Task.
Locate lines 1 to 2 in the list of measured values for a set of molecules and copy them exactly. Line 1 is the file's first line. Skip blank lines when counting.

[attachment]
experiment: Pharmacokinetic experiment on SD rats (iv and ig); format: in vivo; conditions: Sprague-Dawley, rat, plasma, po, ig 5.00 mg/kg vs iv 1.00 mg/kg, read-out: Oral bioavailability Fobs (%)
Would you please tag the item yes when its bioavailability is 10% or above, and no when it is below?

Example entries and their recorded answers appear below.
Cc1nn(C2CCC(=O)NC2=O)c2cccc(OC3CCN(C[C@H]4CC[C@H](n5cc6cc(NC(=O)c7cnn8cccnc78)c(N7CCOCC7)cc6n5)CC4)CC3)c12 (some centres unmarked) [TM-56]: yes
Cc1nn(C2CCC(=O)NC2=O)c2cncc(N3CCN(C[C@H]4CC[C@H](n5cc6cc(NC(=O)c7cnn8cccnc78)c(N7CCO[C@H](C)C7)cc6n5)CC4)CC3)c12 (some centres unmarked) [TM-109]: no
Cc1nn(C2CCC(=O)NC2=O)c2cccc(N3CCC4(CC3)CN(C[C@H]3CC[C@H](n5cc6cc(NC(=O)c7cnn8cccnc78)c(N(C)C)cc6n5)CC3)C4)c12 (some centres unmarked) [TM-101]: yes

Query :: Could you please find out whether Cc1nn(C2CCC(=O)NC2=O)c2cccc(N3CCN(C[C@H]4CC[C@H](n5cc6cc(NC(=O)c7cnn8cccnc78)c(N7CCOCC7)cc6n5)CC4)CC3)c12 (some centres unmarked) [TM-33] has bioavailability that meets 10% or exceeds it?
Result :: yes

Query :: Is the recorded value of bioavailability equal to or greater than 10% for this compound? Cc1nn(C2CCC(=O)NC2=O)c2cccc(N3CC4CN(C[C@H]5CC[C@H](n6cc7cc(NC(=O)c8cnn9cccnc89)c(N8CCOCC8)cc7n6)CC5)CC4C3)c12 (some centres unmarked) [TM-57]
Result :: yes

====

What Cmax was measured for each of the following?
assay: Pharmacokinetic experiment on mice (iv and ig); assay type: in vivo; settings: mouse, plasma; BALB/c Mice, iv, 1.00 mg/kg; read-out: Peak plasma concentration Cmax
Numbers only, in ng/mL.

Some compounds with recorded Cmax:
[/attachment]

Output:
experiment: Pharmacokinetic experiment on SD rats (iv and ig); format: in vivo; conditions: Sprague-Dawley, rat, plasma, po, ig 5.00 mg/kg vs iv 1.00 mg/kg, read-out: Oral bioavailability Fobs (%)
Would you please tag the item yes when its bioavailability is 10% or above, and no when it is below?